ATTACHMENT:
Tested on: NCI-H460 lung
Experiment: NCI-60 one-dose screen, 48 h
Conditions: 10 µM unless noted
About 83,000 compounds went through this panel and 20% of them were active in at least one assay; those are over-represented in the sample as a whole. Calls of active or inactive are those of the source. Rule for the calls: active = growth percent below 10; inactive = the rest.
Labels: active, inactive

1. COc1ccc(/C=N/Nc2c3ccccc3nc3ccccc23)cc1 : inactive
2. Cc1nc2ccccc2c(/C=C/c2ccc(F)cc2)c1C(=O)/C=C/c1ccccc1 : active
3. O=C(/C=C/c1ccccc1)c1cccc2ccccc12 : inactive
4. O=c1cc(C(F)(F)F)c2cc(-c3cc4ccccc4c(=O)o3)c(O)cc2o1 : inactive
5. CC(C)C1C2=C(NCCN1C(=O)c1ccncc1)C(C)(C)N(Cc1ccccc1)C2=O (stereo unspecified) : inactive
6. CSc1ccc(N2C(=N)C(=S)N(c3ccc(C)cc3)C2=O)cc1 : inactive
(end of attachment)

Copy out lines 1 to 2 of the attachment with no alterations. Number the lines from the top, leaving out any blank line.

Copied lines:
Tested on: NCI-H460 lung
Experiment: NCI-60 one-dose screen, 48 h